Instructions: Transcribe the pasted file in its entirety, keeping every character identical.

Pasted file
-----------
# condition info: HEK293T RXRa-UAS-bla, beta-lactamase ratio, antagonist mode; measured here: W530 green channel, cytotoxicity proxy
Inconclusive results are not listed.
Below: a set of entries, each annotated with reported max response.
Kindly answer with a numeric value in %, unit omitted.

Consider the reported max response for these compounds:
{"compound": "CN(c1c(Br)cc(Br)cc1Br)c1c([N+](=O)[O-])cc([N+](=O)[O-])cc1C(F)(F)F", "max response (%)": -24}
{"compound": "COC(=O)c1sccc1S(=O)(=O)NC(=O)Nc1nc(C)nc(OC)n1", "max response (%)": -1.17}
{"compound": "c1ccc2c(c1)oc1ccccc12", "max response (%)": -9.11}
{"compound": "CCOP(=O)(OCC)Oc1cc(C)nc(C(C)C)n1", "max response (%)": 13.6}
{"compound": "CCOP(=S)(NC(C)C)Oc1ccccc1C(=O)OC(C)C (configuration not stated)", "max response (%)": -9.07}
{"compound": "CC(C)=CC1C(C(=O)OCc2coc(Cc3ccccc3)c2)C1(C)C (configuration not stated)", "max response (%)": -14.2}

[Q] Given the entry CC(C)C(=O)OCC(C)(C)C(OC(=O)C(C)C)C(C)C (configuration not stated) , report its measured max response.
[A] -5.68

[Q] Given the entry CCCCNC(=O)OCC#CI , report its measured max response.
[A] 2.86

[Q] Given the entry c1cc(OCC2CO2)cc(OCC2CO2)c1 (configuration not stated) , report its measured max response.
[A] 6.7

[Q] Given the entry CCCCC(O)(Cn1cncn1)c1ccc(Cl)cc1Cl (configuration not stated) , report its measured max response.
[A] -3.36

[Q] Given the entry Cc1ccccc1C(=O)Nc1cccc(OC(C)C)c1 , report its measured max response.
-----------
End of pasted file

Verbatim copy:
# condition info: HEK293T RXRa-UAS-bla, beta-lactamase ratio, antagonist mode; measured here: W530 green channel, cytotoxicity proxy
Inconclusive results are not listed.
Below: a set of entries, each annotated with reported max response.
Kindly answer with a numeric value in %, unit omitted.

Consider the reported max response for these compounds:
{"compound": "CN(c1c(Br)cc(Br)cc1Br)c1c([N+](=O)[O-])cc([N+](=O)[O-])cc1C(F)(F)F", "max response (%)": -24}
{"compound": "COC(=O)c1sccc1S(=O)(=O)NC(=O)Nc1nc(C)nc(OC)n1", "max response (%)": -1.17}
{"compound": "c1ccc2c(c1)oc1ccccc12", "max response (%)": -9.11}
{"compound": "CCOP(=O)(OCC)Oc1cc(C)nc(C(C)C)n1", "max response (%)": 13.6}
{"compound": "CCOP(=S)(NC(C)C)Oc1ccccc1C(=O)OC(C)C (configuration not stated)", "max response (%)": -9.07}
{"compound": "CC(C)=CC1C(C(=O)OCc2coc(Cc3ccccc3)c2)C1(C)C (configuration not stated)", "max response (%)": -14.2}

[Q] Given the entry CC(C)C(=O)OCC(C)(C)C(OC(=O)C(C)C)C(C)C (configuration not stated) , report its measured max response.
[A] -5.68

[Q] Given the entry CCCCNC(=O)OCC#CI , report its measured max response.
[A] 2.86

[Q] Given the entry c1cc(OCC2CO2)cc(OCC2CO2)c1 (configuration not stated) , report its measured max response.
[A] 6.7

[Q] Given the entry CCCCC(O)(Cn1cncn1)c1ccc(Cl)cc1Cl (configuration not stated) , report its measured max response.
[A] -3.36

[Q] Given the entry Cc1ccccc1C(=O)Nc1cccc(OC(C)C)c1 , report its measured max response.